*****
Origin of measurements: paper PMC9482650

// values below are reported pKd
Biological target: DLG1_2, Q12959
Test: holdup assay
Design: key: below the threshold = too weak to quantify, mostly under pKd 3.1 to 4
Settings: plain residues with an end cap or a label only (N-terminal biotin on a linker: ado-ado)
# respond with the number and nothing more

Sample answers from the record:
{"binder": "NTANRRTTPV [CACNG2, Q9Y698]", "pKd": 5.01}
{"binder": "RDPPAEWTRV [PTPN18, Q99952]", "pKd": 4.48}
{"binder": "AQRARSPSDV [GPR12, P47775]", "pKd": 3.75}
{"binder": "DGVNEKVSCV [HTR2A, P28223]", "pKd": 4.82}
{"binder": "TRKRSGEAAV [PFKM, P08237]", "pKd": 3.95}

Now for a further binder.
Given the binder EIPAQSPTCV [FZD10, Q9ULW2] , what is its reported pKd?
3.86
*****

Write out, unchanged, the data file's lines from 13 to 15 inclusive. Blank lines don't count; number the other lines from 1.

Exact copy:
{"binder": "TRKRSGEAAV [PFKM, P08237]", "pKd": 3.95}

Now for a further binder.
Given the binder EIPAQSPTCV [FZD10, Q9ULW2] , what is its reported pKd?